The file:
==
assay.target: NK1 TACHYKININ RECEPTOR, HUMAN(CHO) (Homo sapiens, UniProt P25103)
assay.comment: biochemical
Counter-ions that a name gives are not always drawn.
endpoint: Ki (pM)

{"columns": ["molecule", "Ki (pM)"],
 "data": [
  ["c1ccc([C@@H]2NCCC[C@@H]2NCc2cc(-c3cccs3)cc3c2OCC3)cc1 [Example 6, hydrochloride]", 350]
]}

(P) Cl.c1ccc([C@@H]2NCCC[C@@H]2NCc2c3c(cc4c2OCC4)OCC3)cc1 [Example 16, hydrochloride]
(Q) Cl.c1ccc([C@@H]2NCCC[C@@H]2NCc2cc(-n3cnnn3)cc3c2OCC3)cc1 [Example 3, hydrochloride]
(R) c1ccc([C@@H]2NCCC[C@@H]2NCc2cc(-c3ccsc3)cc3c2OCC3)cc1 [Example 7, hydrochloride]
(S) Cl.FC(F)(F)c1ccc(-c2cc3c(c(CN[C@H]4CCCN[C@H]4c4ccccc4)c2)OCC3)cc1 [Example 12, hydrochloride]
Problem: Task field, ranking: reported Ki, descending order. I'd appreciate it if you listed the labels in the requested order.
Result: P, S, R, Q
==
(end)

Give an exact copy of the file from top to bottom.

assay.target: NK1 TACHYKININ RECEPTOR, HUMAN(CHO) (Homo sapiens, UniProt P25103)
assay.comment: biochemical
Counter-ions that a name gives are not always drawn.
endpoint: Ki (pM)

{"columns": ["molecule", "Ki (pM)"],
 "data": [
  ["c1ccc([C@@H]2NCCC[C@@H]2NCc2cc(-c3cccs3)cc3c2OCC3)cc1 [Example 6, hydrochloride]", 350]
]}

(P) Cl.c1ccc([C@@H]2NCCC[C@@H]2NCc2c3c(cc4c2OCC4)OCC3)cc1 [Example 16, hydrochloride]
(Q) Cl.c1ccc([C@@H]2NCCC[C@@H]2NCc2cc(-n3cnnn3)cc3c2OCC3)cc1 [Example 3, hydrochloride]
(R) c1ccc([C@@H]2NCCC[C@@H]2NCc2cc(-c3ccsc3)cc3c2OCC3)cc1 [Example 7, hydrochloride]
(S) Cl.FC(F)(F)c1ccc(-c2cc3c(c(CN[C@H]4CCCN[C@H]4c4ccccc4)c2)OCC3)cc1 [Example 12, hydrochloride]
Problem: Task field, ranking: reported Ki, descending order. I'd appreciate it if you listed the labels in the requested order.
Result: P, S, R, Q